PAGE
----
[squeakdev] The Trunk: Kernelbf.899.mcz
Levente Uzonyi
leves at elte.hu
Thu Feb 12 19:29:47 UTC 2015
IIRC it has a mersenne twister (which is a quite common choice for prngs).
We should check the implementation and see if it's efficient enough.
Levente
On Thu, 12 Feb 2015, Chris Muller wrote:
> Maybe adopt one of the ones from the Cryptography package?
>
> On Thu, Feb 12, 2015 at 12:52 PM, Levente Uzonyi <leves at elte.hu> wrote:
>> On Tue, 10 Feb 2015, Bert Freudenberg wrote:
>>
>>> On 10.02.2015, at 15:37, commits at source.squeak.org wrote:
>>>>
>>>>
>>>> Bert Freudenberg uploaded a new version of Kernel to project The Trunk:
>>>> http://source.squeak.org/trunk/Kernelbf.899.mcz
>>>>
>>>> ==================== Summary ====================
>>>>
>>>> Name: Kernelbf.899
>>>> Author: bf
>>>> Time: 10 February 2015, 4:37:05.988 pm
>>>> UUID: 1cc7d0c60a3d457f9609fa508d11310e
>>>> Ancestors: Kerneleem.898
>>>>
>>>> Fix random for Really Large Integers.
>>>>
>>>> =============== Diff against Kerneleem.898 ===============
>>>>
>>>> Item was changed:
>>>>  Method: Random>>nextInt: (in category 'accessing') 
>>>> nextInt: anInteger
>>>> " Answer a random integer in the interval [1, anInteger].
>>>> anInteger should be less than 16r80000000. "
>>>>
>>>> anInteger strictlyPositive ifFalse: [ self error: 'Range must be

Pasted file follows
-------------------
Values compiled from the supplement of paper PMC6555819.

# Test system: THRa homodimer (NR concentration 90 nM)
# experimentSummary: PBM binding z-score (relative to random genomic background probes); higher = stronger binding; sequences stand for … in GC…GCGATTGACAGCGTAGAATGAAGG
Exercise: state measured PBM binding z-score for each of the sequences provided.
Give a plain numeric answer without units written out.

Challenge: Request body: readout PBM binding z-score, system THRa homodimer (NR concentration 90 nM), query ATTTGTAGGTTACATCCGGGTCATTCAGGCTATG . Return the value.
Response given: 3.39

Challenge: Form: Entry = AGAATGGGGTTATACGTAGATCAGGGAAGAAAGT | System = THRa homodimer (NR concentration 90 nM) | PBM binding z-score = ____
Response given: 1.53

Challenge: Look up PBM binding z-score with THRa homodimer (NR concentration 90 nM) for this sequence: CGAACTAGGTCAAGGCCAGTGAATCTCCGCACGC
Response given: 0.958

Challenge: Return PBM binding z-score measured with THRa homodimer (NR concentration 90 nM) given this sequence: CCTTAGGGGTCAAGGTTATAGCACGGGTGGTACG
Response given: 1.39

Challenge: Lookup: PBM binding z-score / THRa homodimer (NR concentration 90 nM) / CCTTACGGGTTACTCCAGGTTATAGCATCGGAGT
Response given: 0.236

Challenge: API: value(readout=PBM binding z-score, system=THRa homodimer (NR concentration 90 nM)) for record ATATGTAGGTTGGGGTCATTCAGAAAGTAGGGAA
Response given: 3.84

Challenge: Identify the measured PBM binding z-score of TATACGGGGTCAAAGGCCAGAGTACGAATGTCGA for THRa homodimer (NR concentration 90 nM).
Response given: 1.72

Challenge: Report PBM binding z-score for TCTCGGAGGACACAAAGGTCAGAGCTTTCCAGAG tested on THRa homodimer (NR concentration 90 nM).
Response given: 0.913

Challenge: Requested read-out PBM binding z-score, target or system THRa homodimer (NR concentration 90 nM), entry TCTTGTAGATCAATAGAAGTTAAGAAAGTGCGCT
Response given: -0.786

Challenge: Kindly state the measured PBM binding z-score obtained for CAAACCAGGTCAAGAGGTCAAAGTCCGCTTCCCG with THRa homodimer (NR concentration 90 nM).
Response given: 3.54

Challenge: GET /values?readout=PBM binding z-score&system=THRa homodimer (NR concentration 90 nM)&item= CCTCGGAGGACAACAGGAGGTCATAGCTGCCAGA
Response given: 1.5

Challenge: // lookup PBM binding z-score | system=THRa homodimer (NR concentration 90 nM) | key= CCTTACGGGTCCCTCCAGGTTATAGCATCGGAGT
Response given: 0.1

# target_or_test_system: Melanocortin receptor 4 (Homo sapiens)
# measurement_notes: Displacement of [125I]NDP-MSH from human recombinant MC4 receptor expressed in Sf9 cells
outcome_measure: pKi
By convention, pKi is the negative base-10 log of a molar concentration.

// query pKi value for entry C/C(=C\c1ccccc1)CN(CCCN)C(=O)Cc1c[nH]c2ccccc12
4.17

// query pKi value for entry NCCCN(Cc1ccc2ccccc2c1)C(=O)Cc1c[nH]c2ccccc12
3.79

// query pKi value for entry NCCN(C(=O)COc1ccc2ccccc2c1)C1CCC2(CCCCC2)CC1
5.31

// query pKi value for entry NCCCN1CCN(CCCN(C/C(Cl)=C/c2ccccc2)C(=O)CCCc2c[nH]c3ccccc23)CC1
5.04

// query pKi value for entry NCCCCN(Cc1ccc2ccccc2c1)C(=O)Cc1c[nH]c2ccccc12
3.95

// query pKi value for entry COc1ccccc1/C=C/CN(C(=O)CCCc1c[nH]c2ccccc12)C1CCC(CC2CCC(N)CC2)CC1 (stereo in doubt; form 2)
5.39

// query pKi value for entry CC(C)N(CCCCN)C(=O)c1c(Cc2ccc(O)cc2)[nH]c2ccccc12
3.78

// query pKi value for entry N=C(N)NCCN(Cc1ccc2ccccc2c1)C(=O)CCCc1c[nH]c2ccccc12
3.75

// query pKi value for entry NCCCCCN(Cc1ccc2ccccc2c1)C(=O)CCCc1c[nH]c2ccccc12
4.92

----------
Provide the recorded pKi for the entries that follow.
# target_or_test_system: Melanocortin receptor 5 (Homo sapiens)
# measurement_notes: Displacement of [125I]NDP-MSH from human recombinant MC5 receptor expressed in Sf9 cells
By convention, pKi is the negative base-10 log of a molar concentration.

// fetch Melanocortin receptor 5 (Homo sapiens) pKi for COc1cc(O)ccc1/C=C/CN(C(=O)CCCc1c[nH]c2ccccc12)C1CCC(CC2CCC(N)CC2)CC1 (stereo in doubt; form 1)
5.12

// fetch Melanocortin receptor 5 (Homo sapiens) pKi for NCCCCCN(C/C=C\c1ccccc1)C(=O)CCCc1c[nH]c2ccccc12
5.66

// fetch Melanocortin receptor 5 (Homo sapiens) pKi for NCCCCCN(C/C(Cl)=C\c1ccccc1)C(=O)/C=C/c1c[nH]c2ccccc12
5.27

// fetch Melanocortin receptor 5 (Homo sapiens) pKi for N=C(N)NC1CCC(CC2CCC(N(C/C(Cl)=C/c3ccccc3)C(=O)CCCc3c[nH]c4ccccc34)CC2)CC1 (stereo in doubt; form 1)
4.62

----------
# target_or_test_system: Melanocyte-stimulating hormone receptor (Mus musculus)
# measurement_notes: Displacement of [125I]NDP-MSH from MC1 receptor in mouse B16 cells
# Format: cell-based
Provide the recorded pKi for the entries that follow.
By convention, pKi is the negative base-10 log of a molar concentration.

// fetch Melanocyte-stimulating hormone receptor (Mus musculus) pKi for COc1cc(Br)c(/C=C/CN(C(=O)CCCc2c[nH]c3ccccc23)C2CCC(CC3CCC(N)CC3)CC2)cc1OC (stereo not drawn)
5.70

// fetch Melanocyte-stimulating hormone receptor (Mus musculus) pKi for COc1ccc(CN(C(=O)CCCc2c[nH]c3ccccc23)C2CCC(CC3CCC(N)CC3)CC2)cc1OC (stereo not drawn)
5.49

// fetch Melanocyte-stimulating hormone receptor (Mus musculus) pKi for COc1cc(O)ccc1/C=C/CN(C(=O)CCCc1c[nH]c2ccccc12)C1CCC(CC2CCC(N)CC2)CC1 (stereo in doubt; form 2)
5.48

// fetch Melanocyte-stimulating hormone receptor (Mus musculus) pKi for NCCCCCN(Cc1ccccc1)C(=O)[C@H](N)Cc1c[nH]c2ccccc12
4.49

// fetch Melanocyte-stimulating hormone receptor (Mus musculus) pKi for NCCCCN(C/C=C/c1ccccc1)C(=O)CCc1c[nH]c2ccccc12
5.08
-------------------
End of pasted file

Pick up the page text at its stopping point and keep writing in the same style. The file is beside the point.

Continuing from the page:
>>>> positive' ].
>>>> + "avoid Float arithmetic in #next to work with LargeInts"
>>>> + ^ ((seed := self nextValue) asInteger * anInteger // M asInteger)
>>>> + 1!
>>>>  ^ (self next * anInteger) truncated + 1!
>>>
>>>
>>>
>>> We might want to do something better if anInteger > 16r80000000, because
>>> that's the maximum number of different random integers we can produce. We
>>> would need to call nextValue twice (or more times) to produce enough
>>> randomness.
>>
>>
>> Fetching more bits from the generator won't be better. This generator has 31
>> bits internal state, so it can't generate longer random numbers.
>> We need a better PRNG.
>>
>> Levente
>>
>>
>>>
>>> My fix just solves the immediate problem of running into infinite Floats.
>>>
>>>  Bert 
>>>
>>>
>>>
>>>
>>
>
>
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